supernal light to the children of men
—"All days even unto the consumma
tion of the world."
We open the authentic book of his
tory, the volume known as the New
Testament. Two supreme facts illum
ine its pages—the first, that Christ
was the Teacher the next, this other
fact, that He founded a Church as the
means of repeating to all times the
i truths of which He had been the
Teacher.
He announced that He should found
a Church: "And I say to thee: That
thou art Peter: and upon this rock I
will build my Church, and the gates
of Hell shall not prevail against it."
"I will build my Church": language
could not be plainer. A Church was
to be built, built by Christ Himself
tot:.
Catholic
a Church to be Christ's very own: I
will build my Church." And as befit
ting a church, which was to be His
own immediate work, the Church was
to last despite the warrings of potent
and ferocious adversaries. "On this
rock I will build my Church." He
built it, not on moving sand, not on
floating waters, but on "the rock" that
endures the ages, and defies the
powers of destruction, the gates them
selves of Hell: "And the gates of Hell
shall not prevail against it.''
Christ actually founded the Church:
"And Jesus coming spoke to them
(the Apostles), saying: 'All power
is given to me in Heaven and on
earth. Going, therefore, teach all na
tions: baptizing them in the name of
the Father, and of the Son, and of the
Holy Ghost: teaching them to observe
all things whatsoever I have com
manded you: and behold I am with
you all days, even to tjie consumma
tion of the world' Go ye into
the whole world, and.^reach the (Jos
pel to every creature. He that b®-i
lieveth and is baptized shall be saved:
but he that believeth not shall be con
demned." The Church is founded:
it is a fact plain to the eye. It rushes
forth from the warm lips of omnip
otence, equipped for the great work
assigned to it, invested thereunto with
the power and the authority inherent
in the Divine Founder: "And behold
I am with you all days even unto the
consummation of the world." Here all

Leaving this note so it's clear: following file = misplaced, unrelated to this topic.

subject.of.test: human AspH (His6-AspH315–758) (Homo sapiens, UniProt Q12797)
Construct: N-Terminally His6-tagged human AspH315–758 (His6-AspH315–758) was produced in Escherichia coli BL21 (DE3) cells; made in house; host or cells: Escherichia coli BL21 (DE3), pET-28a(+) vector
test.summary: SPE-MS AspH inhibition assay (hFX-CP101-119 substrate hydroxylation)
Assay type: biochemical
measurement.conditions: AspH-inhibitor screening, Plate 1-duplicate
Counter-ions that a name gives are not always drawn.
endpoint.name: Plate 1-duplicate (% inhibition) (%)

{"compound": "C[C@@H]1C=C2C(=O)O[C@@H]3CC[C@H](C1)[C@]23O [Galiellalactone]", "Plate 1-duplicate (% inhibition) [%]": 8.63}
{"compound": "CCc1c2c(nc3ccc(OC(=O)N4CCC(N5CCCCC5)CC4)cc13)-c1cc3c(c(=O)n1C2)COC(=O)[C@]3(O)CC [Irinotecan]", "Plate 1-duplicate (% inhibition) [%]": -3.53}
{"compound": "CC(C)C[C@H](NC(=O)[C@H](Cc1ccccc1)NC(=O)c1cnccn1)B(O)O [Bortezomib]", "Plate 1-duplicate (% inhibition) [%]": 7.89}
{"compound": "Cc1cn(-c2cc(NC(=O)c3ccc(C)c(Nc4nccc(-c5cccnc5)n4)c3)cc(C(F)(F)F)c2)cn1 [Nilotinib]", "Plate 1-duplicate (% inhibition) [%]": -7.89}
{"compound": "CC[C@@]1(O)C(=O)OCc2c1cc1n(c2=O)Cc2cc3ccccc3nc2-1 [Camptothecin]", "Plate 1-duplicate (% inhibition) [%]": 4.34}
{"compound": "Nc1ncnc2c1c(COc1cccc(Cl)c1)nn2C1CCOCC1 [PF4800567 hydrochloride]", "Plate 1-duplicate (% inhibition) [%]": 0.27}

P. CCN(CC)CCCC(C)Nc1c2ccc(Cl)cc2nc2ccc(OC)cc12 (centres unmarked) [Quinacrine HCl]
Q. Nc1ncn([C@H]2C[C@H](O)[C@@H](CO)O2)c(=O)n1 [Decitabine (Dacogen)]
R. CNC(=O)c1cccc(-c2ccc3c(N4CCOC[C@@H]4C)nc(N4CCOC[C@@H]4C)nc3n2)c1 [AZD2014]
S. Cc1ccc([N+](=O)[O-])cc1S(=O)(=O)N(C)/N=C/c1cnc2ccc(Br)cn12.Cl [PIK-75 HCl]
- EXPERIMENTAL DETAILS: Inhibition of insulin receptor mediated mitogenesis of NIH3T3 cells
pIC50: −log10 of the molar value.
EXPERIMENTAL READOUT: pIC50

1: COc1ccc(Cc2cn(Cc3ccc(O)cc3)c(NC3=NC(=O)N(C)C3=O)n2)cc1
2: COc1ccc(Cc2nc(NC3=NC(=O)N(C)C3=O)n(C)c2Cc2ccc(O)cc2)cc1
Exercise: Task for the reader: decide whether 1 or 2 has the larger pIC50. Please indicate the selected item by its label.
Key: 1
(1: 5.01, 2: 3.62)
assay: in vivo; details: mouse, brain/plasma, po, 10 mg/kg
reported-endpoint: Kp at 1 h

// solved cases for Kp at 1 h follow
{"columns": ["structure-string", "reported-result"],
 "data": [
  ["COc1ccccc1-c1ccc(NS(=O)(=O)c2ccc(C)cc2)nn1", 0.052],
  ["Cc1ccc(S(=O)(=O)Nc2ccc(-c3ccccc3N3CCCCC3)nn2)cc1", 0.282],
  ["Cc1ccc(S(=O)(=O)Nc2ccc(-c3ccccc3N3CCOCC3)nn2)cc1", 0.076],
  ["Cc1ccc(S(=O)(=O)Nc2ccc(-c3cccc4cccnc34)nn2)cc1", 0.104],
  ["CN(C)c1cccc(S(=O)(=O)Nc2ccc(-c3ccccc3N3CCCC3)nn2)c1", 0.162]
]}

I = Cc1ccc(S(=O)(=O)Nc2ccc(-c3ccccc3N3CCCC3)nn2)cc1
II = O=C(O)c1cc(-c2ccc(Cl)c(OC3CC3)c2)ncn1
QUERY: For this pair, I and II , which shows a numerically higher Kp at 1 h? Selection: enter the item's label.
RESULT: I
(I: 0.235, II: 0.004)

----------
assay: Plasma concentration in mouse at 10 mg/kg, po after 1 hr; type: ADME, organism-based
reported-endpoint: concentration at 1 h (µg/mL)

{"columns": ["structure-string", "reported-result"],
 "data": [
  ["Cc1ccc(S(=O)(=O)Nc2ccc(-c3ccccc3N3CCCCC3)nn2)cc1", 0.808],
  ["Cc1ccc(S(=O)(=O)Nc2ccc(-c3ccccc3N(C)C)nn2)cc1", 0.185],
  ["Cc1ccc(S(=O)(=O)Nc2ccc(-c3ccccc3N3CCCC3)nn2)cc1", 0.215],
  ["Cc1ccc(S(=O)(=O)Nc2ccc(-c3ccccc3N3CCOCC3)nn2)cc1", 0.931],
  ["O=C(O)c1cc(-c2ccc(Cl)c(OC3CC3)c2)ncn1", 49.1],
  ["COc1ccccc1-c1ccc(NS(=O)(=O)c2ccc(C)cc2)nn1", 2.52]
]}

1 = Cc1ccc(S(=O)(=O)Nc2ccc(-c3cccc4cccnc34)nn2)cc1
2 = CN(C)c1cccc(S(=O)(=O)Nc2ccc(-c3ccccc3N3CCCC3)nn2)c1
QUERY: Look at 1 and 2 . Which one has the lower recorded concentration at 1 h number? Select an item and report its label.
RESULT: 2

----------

the elements of a well-organized so
ciety are duly provided for: the mem
bership is here—those who believe
and are baptized—and so is the gov
ernment—those who are chosen into
the apostolate, the eleven who stood
by Him while He spoke, who were to
live in their successors "even unto
the consummation of the world."
The Church was founded, and so
soon as Christ withdrew from earth
His visible presence, it vested itself
with its divine armor and set itself
to its appointed work, never to halt,
never to cease, so long as men there
were to be baptized, so long as natjgris
there were to be taught the trntks of
the newly-given revelation.
The Ghttfeh, the Teacher of Christ's
Revelation.
The rule of faith, the authoritative
means through which men were to
know the teachings of Christ was the
Church of Christ, the social organism
which He Himself had created and
commissioned. The command to the
apostles was to teach, to teach what
its Founder had taught, all that He
had taught, nothing that He had not
taught: "Preach the Gospel to every
creature" .- "Going ye therefore,
teach all nations Teaching
them to observe all things whatsoever
I have commanded you." It was the
command of the Divine Teacher him
self, from whom no one has the right
to dissent, against whom no one
should dare rebel. A teacher there
always must be, so long as men there
are to be taught. While Christ was
on earth, He himself was the Teach
er. Now He withdraws from earth:*
and the Church in its apostles becomes
the teacher, teaching in His name and
with His authority, and so teaching
through their legally appointed suc
cessors, "until the consummation of
the world."
The authority of the agent is the
authority of the principal. The prin
cipal is Christ: the agent is the
Church. To those who were to be
spokesmen of the Church, He once had,
said: "He that heareth you heareth
me: and he that despiseth you de
spiseth me: and he that despiseth me
despiseth Him that sent me." And
now in the final commission given on
Mount Olivet, He pronounces a judg
ment of ire upon those who refuse to
obey those spokesmen—judgment so
dreadful, that its sole justification re
sides in their office as the agents of
His own very self. "Preach the Gos
pel," He said to the apostles, "to every